by Rodrigue Nana Ngassam*.
“Does not last in power who wants but can”. It is in these words that the president of the Republic of Cameroon Paul Biya answered a journalist’s question on July 3, 2015. Head of the State since 1982, “The lion man”, “the man of renewal”, “the man of 6 April 1984” as some like to call him, no longer wins unanimous support. After ruling for 33 years and aged 83, a large number of Cameroonians consider it time for him to hand the power over. Except that the chief interested party does not seem ready to give up. Discontent rumbling is rising about the political changeover and the country’s stability. Internal dissatisfaction and the combination of external threats form a destabilising cocktail.
After more than three decades under the presidency of Paul Biya, Cameroonian politics lies in a new configuration in which the socio-political challenge and the electoral game undermine the presidential position. Indeed, with as many years in power as his predecessor, the hopes awakened by the president were soon dashed. The renewal regime is no longer unanimous. Many consider that a new mandate would be one too many; useless while the regime is buckling under the weight of all the ills and subject to criticism. Maintaining the status quo is no longer acceptable by the new generation who calls for defiance toward this candidacy.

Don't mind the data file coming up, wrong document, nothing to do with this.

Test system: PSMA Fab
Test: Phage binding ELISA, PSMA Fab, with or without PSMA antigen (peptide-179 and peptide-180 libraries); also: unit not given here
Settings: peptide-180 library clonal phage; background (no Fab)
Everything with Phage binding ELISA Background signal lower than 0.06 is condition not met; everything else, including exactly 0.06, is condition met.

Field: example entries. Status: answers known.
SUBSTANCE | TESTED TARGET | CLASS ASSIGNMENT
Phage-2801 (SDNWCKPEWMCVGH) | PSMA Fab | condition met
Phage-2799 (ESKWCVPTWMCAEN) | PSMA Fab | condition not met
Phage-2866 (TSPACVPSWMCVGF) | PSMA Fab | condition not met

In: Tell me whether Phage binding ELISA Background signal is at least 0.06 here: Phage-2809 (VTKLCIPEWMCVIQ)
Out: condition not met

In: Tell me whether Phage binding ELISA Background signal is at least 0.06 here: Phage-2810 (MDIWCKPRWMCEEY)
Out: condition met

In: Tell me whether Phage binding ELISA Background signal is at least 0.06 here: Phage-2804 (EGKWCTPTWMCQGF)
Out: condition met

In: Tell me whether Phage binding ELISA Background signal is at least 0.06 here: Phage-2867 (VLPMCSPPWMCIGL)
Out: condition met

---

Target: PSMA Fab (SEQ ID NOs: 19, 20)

This mistrust is the result of a political regime suffering a crisis of legitimacy – marked by the breakdown of the political contract between ruler and ruled – a significant impoverishment and many dissatisfactions (notably by young people): the high level of corruption and the misappropriation of public funds by the political class, as well as the Government’s attempts to control the electoral process to remain in power. Disappointment is total and is expressed by inertia, a lasting impression that the system is frozen. The voting date sharpens appetites, revives disagreements and finally blows up dormant conflicts.
Political society, civil society and alternation
Political and civil society in Cameroon is on the agenda again. Censored for a long time and even subject to the power of Yaoundé, its players today would like to act as catalysts in changing politics. From now on, civil society is mobilising populations pending the 2018 elections. Except that this does not happen without its challenges, it has lost its ability to mobilise the masses. What’s more, opposition parties, associations, NGOs, as well as unions have been infiltrated and dismembered by the regime, therefore reducing their ability to get organised and to act. He makes mistrust towards others, which is so characteristic of authoritarian regimes, a culture found in all levels of society. A law for the suppression of terrorist acts even threatens of capital punishment those who may venture to “disrupt the proper functioning of public services” or “trigger a general insurgency in the country”. Similarly, all organised rallies or demonstrations are most of the time banned.